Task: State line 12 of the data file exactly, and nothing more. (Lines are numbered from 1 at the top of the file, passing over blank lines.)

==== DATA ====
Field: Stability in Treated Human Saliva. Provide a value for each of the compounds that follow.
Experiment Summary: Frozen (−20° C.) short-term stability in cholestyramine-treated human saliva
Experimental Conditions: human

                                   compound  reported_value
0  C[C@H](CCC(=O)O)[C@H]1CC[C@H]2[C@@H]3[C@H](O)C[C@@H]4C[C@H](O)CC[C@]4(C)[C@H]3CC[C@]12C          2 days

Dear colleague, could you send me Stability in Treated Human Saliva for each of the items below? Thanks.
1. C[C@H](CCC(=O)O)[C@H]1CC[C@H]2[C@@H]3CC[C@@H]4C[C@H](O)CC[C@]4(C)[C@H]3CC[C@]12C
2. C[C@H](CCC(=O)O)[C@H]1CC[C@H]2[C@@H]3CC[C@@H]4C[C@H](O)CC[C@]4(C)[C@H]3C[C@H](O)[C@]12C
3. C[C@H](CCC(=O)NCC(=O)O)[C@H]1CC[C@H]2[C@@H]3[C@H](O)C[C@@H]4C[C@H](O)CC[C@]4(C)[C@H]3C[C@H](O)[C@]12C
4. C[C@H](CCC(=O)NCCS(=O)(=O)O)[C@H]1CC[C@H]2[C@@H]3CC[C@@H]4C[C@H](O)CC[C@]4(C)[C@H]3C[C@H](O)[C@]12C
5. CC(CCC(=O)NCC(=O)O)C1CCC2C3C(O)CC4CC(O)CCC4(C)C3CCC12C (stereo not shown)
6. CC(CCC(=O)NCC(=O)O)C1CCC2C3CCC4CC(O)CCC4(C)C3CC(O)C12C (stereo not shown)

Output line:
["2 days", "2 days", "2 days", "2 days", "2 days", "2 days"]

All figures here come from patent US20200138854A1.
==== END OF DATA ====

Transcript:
6. CC(CCC(=O)NCC(=O)O)C1CCC2C3CCC4CC(O)CCC4(C)C3CC(O)C12C (stereo not shown)